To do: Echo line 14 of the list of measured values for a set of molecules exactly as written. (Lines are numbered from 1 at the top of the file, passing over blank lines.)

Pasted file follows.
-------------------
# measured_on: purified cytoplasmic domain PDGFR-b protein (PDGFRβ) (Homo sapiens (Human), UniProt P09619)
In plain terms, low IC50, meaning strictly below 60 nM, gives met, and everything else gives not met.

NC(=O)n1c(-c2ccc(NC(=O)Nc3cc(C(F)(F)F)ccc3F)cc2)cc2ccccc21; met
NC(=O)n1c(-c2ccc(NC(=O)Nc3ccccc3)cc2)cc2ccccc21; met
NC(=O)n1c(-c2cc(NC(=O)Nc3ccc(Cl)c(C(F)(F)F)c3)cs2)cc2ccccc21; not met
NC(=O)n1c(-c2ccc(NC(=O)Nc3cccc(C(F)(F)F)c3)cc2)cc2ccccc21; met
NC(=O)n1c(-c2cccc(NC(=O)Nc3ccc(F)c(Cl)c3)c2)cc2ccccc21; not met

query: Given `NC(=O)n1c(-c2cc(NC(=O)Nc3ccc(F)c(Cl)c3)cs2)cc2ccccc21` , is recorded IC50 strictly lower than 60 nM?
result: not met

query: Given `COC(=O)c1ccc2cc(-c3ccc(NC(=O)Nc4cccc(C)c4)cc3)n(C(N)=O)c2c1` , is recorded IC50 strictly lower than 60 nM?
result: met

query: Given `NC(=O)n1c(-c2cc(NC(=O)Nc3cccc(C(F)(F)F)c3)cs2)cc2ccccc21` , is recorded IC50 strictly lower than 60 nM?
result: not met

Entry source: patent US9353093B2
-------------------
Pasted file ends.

Entry source: patent US9353093B2